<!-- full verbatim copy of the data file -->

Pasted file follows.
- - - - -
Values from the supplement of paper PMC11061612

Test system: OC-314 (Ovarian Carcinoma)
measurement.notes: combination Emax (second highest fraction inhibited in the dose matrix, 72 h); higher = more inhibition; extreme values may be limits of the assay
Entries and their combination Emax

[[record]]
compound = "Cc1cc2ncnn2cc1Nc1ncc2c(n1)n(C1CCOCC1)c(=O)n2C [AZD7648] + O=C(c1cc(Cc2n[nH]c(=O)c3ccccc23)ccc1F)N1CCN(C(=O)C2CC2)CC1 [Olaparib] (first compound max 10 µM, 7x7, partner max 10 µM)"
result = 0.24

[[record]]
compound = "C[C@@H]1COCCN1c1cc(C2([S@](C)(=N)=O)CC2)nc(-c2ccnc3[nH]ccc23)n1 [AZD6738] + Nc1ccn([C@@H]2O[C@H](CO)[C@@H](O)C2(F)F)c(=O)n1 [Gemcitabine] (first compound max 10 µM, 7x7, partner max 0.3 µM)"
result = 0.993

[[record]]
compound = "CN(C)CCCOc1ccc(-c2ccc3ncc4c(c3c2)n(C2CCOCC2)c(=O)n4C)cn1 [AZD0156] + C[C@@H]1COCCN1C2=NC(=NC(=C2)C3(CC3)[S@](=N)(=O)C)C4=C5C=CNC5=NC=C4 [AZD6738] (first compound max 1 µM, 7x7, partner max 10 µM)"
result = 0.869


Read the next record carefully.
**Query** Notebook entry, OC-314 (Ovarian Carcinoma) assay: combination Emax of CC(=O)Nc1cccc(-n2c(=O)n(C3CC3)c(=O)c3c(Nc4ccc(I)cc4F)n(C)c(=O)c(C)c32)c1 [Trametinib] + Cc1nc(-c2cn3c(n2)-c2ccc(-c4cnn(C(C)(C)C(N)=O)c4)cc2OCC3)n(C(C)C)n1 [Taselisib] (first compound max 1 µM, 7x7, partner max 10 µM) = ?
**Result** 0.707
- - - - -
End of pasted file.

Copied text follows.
Values from the supplement of paper PMC11061612

Test system: OC-314 (Ovarian Carcinoma)
measurement.notes: combination Emax (second highest fraction inhibited in the dose matrix, 72 h); higher = more inhibition; extreme values may be limits of the assay
Entries and their combination Emax

[[record]]
compound = "Cc1cc2ncnn2cc1Nc1ncc2c(n1)n(C1CCOCC1)c(=O)n2C [AZD7648] + O=C(c1cc(Cc2n[nH]c(=O)c3ccccc23)ccc1F)N1CCN(C(=O)C2CC2)CC1 [Olaparib] (first compound max 10 µM, 7x7, partner max 10 µM)"
result = 0.24

[[record]]
compound = "C[C@@H]1COCCN1c1cc(C2([S@](C)(=N)=O)CC2)nc(-c2ccnc3[nH]ccc23)n1 [AZD6738] + Nc1ccn([C@@H]2O[C@H](CO)[C@@H](O)C2(F)F)c(=O)n1 [Gemcitabine] (first compound max 10 µM, 7x7, partner max 0.3 µM)"
result = 0.993

[[record]]
compound = "CN(C)CCCOc1ccc(-c2ccc3ncc4c(c3c2)n(C2CCOCC2)c(=O)n4C)cn1 [AZD0156] + C[C@@H]1COCCN1C2=NC(=NC(=C2)C3(CC3)[S@](=N)(=O)C)C4=C5C=CNC5=NC=C4 [AZD6738] (first compound max 1 µM, 7x7, partner max 10 µM)"
result = 0.869


Read the next record carefully.
**Query** Notebook entry, OC-314 (Ovarian Carcinoma) assay: combination Emax of CC(=O)Nc1cccc(-n2c(=O)n(C3CC3)c(=O)c3c(Nc4ccc(I)cc4F)n(C)c(=O)c(C)c32)c1 [Trametinib] + Cc1nc(-c2cn3c(n2)-c2ccc(-c4cnn(C(C)(C)C(N)=O)c4)cc2OCC3)n(C(C)C)n1 [Taselisib] (first compound max 1 µM, 7x7, partner max 10 µM) = ?
**Result** 0.707